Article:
Conservatives who saw through the fraud of the “temporary worker visa” program that President Bush unveiled in January and recognized it for the mass amnesty of illegal aliens it is might want to consider muting their fulminations against the concept of amnesty.  If current demographic trends continue, they may find that they are in need of a little amnesty themselves once the country comes under the control of the new population that uncontrolled immigration is importing.  Mr. Bush, of course, believes he can have the conservatives and the immigrants, too, and he is probably right about the former, despite their distaste for his proposal.

The political motivations of the Bush plan were transparent from the moment the President chose to announce it.  It was the first major proposal issued by the White House in an election year, was largely the design of the President’s major political advisor Karl Rove, and was unbosomed at a White House ceremony to which only Hispanic leaders of Hispanic political organizations—the Hispanic Alliance for Progress, the Association for the Advancement of Mexican Americans, the Latino Coalition, and the League of United Latin American Citizens—were invited (aside from the obligatory Cabinet members, staffers, and tame congressmen).  The plan incorporates almost every myth, fable, cliché, and outright lie about immigration in which the American mind has been pickled over the last 30 years, and the President himself in his brief remarks managed to repeat several of them: We are a nation of immigrants; America is based on a proposition; we need immigrants to do the jobs Americans will not take; Hispanic immigrants have strong family values.  Unlike President Clinton-—who, in controversial remarks about immigration at Portland State University a few years ago, emphasized the need for immigrants to assimilate—Mr. Bush issued no such encouragement.  He was emphatic, however, in insisting that the plan he had just proposed was not amnesty.  “I oppose amnesty, placing undocumented workers on the automatic path to citizenship.”  That, of course, is not quite what amnesty is, but that Mr. Bush’s characterization of his plan was not accurate is clear once you look at the details.  In fact, the amnesty it offers is the least of its problems.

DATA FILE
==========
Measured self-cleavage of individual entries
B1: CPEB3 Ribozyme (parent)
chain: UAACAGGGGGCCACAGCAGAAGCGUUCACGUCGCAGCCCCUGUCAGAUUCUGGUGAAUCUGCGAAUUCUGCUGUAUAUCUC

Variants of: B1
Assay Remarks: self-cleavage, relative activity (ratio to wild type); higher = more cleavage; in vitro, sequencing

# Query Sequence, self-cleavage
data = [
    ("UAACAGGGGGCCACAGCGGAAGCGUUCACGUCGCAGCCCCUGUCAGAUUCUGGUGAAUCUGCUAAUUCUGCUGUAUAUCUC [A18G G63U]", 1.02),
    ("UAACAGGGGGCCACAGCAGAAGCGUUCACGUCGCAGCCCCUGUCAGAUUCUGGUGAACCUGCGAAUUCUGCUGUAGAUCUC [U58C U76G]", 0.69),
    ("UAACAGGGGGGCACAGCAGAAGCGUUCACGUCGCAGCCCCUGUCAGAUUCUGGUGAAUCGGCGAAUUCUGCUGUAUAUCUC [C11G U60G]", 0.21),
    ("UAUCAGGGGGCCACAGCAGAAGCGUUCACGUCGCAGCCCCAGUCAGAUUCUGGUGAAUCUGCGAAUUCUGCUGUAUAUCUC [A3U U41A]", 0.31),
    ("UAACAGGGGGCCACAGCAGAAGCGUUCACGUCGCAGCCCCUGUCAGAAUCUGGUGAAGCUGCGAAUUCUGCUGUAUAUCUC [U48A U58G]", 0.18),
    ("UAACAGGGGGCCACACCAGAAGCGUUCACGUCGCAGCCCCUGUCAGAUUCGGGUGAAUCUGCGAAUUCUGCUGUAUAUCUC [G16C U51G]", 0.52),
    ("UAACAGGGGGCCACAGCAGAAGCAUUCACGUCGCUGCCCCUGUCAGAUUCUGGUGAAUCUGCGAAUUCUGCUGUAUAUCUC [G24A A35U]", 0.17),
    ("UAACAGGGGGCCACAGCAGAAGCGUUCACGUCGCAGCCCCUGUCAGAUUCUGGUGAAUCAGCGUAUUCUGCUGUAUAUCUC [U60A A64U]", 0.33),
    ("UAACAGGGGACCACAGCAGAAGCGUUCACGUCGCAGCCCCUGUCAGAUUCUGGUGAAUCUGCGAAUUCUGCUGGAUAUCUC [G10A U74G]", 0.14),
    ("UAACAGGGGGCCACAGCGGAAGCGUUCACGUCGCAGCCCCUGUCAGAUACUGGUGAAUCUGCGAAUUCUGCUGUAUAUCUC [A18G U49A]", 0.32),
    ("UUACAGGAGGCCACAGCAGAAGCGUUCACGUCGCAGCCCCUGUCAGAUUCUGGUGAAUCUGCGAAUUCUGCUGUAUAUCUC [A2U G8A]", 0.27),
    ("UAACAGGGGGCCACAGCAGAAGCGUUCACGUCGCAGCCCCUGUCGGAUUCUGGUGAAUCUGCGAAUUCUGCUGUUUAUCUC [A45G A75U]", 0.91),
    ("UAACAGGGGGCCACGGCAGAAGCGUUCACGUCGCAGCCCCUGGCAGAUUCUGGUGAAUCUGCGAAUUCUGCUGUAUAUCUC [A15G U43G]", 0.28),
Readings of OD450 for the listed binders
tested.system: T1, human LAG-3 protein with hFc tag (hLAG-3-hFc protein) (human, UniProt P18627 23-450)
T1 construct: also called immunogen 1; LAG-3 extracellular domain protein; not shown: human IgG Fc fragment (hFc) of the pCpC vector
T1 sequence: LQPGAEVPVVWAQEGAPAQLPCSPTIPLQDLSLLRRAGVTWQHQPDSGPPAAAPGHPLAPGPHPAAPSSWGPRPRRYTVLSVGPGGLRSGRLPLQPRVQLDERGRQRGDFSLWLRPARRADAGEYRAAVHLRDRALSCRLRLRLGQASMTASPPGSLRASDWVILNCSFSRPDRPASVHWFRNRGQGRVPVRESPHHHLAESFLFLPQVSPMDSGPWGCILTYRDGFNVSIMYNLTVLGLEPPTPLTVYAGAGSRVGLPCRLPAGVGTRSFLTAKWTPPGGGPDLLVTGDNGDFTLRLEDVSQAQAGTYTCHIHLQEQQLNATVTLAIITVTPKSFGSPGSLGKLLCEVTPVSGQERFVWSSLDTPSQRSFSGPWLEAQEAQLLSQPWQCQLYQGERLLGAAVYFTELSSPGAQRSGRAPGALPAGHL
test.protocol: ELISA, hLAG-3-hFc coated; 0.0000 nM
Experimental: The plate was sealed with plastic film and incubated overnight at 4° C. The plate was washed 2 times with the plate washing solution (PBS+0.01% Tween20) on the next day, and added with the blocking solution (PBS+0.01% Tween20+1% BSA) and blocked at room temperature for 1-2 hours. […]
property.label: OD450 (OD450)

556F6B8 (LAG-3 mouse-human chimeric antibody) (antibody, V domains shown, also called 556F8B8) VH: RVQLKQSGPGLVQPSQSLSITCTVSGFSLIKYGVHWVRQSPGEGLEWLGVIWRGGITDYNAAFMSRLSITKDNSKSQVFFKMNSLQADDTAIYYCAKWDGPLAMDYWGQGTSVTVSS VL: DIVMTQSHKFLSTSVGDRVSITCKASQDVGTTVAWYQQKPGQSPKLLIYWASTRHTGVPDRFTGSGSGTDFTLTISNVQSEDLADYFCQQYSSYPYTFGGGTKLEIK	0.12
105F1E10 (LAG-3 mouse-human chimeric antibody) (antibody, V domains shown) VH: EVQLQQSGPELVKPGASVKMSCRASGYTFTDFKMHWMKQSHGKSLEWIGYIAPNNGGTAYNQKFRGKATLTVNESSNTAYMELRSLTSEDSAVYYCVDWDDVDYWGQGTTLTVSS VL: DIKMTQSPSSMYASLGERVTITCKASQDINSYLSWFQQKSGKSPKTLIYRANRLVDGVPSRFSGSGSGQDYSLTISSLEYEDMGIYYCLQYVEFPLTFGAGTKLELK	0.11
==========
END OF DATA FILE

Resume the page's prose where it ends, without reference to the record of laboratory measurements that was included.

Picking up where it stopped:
The President’s plan issues three-year “temporary work visas” to all “undocumented workers” already in the country.  (The President used the euphemism that the left has, for several years, demanded replace illegal aliens; the latter expression, entirely accurate, is supposed to be too harsh and suggests that the laws they break to come here are legitimate.)  The visas can then be extended for (presumably) another three years, after which the aliens will be eligible to apply for permanent legal residency, which is the road to full citizenship.  As the President stated, “Some temporary workers will make the decision to pursue American citizenship.  Those who make this choice will be allowed to apply in the normal way.”

Supposedly, the plan contains incentives for the aliens to return to their home countries—they can pay into tax-preferred savings accounts and the Social Security system and will be eligible for benefits from it as well as from the retirement systems of their own countries.  This will allow them to build “a small nest egg,” which “is necessary to start their own business, or buy some land for their family.”  That part of the plan is also a lie, though whether Mr. Bush expects it to fool the immigrants or Americans is not clear.  It is preposterous to claim that benefits from any retirement system that the largely unskilled workers would acquire after working for only three (or six) years are enough to start a small business or buy land.  Americans may believe that, but no worker, documented or not, does.

The amnesty the President’s plan offers consists of a legal road to citizenship for people who are now in this country illegally and who take part in the Temporary Worker Visa Program.  It does, in fact, place “undocumented workers on the automatic path to citizenship” if they choose to walk up (or down) that path.  The “incentives” the plan offers to return to their miserable, economically backward, corrupt, and often repressive or anarchic countries are a joke, compared to the opportunity to remain in this country legally forever.  Why would they not choose to walk toward legal citizenship?